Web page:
Professor El-Omar has chosen Dr Dhiraj Tripathi, Consultant Hepatologist from the Liver Unit, Queen Elizabeth Hospital, University Hospitals Birmingham NHS Foundation Trust, and Dr David Patch, Consultant Hepatologist from the Royal Free Sheila Sherlock Liver Centre, UCL Institute for Liver and Digestive Health, London, to do the next #GUTBlog. The blog focusses on the guidelines on transjugular intrahepatic portosystemic stent-shunt (TIPSS) in the management of portal hypertension published in Gut in February 2020.
“Since the introduction of TIPSS in normal clinical practice in the late 1980s, there has been increased awareness of the procedure. Although the basic principles remain, there have been important technical developments and expansion beyond the traditional indications of variceal bleeding and refractory ascites. Our aim with this BSG guideline is to provide referring health care professionals with sufficient knowledge to facilitate appropriate referrals, not just whether to refer but also when notto refer. This multidisciplinary guideline has been kindly endorsed by British Society for the Study of the Liver (BASL) and British Society of Interventional Radiology (BSIR).
We set out to produce a clear guideline, which should be up to date and comprehensive, but also concise and provide “at a glance” advice. This is a guideline for multidisciplinary teams involved in the patient pathway from initial assessment and referral to implantation of TIPSS and follow up. We considered 4 questions that such a multidisciplinary team may ask.
- When is a TIPSS needed and how effective is it?
The guideline starts with indications for TIPSS. Variceal bleeding you would think is done and dusted. However, the concept of “early TIPSS” or pre-emptive TIPSS in selected high risk patients remains controversial, and also has significant resource implications. This was a challenging area to cover owing to emergent data which has raised several questions regarding patient selection and efficacy. This led to much debate in the group, but we reached a consensus and also accepted further study was required. With ascites there was discussion on patient selection and the importance of considering liver transplantation for all eligible patients. Emergent indications include TIPSS in portal vein thrombosis, prophylactic TIPSS prior to non-hepatic surgery, INCPH and Budd Chiari Syndrome. These are more niche but we wanted to provide some advice, albeit based on low level evidence.
- I have decided that a TIPSS may be indicated, but is my patient really a suitable candidate?
Careful patient selection can reduce the risk of complications, such as hepatic encephalopathy. We recommend at least two tests to screen for covert and overt hepatic encephalopathy. Cardiac function also comes under scrutiny. Recent evidence supports the use of biomarkers such as NT-proBNP in addition to traditional clinical assessment to assess for presence of severe left ventricular dysfunction and pulmonary hypertension. We advise against TIPSS in established chronic kidney disease. Nutritional assessment is important, but for patients with refractory ascites, the potential of TIPSS to improve nutritional parameters should be balanced against the increased risk of hepatic encephalopathy in sarcopenia prior to TIPSS.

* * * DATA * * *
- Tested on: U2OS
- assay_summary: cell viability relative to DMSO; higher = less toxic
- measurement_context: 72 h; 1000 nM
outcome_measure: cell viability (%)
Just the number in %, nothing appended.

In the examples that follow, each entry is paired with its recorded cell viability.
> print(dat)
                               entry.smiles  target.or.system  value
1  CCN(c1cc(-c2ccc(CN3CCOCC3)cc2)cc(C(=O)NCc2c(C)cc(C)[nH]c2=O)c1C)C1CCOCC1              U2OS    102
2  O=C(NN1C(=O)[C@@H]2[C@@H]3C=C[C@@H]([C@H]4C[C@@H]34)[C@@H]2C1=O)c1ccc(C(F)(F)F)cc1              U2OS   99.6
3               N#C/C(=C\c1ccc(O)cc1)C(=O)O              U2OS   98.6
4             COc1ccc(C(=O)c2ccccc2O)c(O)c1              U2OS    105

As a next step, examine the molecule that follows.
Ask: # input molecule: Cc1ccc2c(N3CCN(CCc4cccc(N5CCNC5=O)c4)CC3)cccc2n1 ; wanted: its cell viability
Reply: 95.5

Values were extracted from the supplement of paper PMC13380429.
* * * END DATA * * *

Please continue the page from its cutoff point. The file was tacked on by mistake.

- What are the nuts and bolts of performing a TIPSS?”
We did not set out to describe in detail the TIPSS procedure, as the procedure is well established. We make recommendations in preparation for TIPSS and key aspects of the TIPSS procedure. PTFE covered stents have superseded bare stents due to superior patency and clinical efficacy. We advise caution in significant reduction in portal pressure following elective TIPSS due to the risk of hepatic encephalopathy.
- What do I need to know to set up a TIPSS service?
Service development is particularly topical at present since commissioning for TIPSS is an important area for the NHS. Most units perform 11-20 procedures per year, and we advise that units should perform at least 10 procedures per year or 20 or more procedures per year to undertake complex cases such as portal or hepatic vein thrombosis and transplant recipients. Harmonisation of key disciplines (interventional radiology, hepatology, intensive care, and anaesthesia) is essential for units to offer emergency TIPSS.
As with any aspect of clinical medicine there are areas that require further study. We highlight these in the research recommendations. Areas covered include early TIPSS, secondary prevention against variceal rebleeding, hepatorenal syndrome, prophylactic TIPSS, ectopic varices and hydrothorax. We also believe further study is required on the role of nutritional and cardiac evaluation. Although large RCTs remain the gold standard, high quality registries can also provide valuable long-term data to answer some of these questions and for the purposes of service evaluation and development.”
Dr Dhiraj Tripathi (@dtrip2015)
Dr David Patch (@DavidPatch1)